Today, I received an email from my brother. The subject line read: Bad News. Living now for nearly three years outside of the US, if bad news arrives at all, it usually does by email. Several months ago, a close friend of the family emailed that my grandmother had passed, then a month later, my uncle. This morning, it was my father.
I hadn't seen my father in many years. To be precise, we met last in 1992 when I was still in the army, which makes it 14 years ago. In some ways, we were estranged. Male role models never played a formative part of my life (I've had three fathers: my birthfather, my adoptive father and my stepfather). In each case, they took a one-way ticket and left. My father, Roger, left when I was five and from that age until now I may have seen him maybe a handful times. That figures in around 5 times in 30 years.
I remember writing him letters on childrens stationary with stickers and crayons telling him how much I missed and loved him. I fantasized moving to Wyoming to be with him, working as a cowhand on some dusty ranch. Me, the 10 year old bronco swilling beer and branding cattle. Then I grew up a bit and slowly came to realize that there really may have been something wrong with my father.
My mother has always been forgiving towards my father. She recently once admitted that she always loved him. He was certifiably mentally ill, diagnosed with paranoia and schizophrenia. It sometimes became so bad that I would get letters in the mail from his alter ego, Rusty Stone. It sounds funny, but it's really the worst thing not to hear from your Dad in months or years and then a letter arrives and it's just not the same person. I eventually decided to not take it too hard and that's when I began ignoring him. Not with any malice, but because I was both busy and that it was just the simplest thing to do. That started when I was in high school and continued to this day. Now that he's gone, I have mixed feelings. I didn't mean to be the son that wouldn't speak to his father, as if it were some made-for-tv script. In fact I only found out he had cancer in the last couple of months. No one shares this news with us, so I guess it goes both ways.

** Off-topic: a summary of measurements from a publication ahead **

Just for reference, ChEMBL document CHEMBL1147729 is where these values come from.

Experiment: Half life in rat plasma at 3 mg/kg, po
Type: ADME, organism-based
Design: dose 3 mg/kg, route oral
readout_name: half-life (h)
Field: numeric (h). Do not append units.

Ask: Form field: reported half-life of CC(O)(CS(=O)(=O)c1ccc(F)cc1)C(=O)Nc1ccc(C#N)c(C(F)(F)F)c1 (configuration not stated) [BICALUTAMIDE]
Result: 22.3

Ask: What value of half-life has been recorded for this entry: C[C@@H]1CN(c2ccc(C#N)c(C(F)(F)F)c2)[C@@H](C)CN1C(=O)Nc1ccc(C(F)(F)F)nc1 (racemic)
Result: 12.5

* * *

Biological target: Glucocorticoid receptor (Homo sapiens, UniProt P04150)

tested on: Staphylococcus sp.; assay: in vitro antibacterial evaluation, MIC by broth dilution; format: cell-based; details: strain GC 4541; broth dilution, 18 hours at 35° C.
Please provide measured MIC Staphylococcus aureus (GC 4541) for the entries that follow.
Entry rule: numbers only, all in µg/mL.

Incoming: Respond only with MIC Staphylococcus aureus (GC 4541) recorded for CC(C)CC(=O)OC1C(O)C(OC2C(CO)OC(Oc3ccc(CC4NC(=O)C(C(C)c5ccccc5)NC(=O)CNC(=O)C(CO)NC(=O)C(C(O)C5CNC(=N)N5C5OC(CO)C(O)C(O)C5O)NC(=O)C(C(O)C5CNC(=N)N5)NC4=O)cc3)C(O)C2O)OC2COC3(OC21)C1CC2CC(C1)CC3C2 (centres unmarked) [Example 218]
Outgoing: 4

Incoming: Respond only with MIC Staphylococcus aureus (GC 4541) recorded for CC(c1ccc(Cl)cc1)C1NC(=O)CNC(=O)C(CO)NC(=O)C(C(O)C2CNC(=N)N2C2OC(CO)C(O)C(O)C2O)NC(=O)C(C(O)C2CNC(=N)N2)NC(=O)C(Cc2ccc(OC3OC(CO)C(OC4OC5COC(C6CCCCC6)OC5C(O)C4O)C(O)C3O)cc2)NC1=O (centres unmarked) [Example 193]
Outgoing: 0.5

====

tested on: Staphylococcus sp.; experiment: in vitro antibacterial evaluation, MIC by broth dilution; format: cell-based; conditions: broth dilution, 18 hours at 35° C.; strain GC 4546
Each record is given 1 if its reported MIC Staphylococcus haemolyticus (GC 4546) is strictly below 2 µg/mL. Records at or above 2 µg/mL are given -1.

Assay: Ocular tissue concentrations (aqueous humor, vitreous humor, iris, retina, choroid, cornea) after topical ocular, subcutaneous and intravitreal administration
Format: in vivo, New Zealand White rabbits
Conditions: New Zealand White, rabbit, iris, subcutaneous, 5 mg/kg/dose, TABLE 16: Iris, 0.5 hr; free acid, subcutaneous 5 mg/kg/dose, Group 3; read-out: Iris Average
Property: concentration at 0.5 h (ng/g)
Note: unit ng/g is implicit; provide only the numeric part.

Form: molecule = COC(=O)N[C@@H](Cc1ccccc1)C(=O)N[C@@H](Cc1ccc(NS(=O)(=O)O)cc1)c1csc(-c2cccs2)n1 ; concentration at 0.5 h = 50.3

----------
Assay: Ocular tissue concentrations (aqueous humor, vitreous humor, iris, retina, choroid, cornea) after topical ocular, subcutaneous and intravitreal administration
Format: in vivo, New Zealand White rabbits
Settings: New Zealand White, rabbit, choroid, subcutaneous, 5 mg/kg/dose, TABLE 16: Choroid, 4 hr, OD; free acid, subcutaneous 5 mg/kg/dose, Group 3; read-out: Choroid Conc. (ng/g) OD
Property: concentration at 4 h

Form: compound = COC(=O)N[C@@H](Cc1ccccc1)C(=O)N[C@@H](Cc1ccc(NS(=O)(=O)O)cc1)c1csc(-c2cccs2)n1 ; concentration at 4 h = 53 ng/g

I always felt concerned for my younger brother, who was in fact my Dad's natural born. I remember when Dad was around the house, but my brother was just a year old when he left. It seems that the male line of Streitmatter's have had a medical history of mental illness. But Joe turned out strong and he's a brother I'm extremely proud of.
A month ago, Mom forwarded me a letter from him. He indicated nothing was wrong with his health. He asked me to believe in Jesus, to keep my US citizenship. He wondered if we have ice cream or monkeys in Vietnam and if I'm ever going to write him. He said, now it's your turn to write. And the other half of the letter was from Rusty, who wrote me a poem. Rusty saw a Korean adoptee and that boy reminded him of me and he began to realize that he missed me.
He wrote: "In my bible it says come unto me, you who are weary and heavy laden, and I will give you rest. I'm resting."
I imagined my father's death countless times. It was a good way to get out a cry, like a method actor. Where would I be? What would I feel. As with my grandmother, it was always clear: She loved me and knew I loved her. But with my father, its not as straight cut. Did I really love him or was I simply obligated to love him. Perhaps I sympathized for him as much as I loved him, and I certainly feel both today. So with that, I love you Dad. I hope you understand where I'm coming from.
I feel that I'm zoning out...
Posted by on May 24, 2006 1:59 PM | Permalink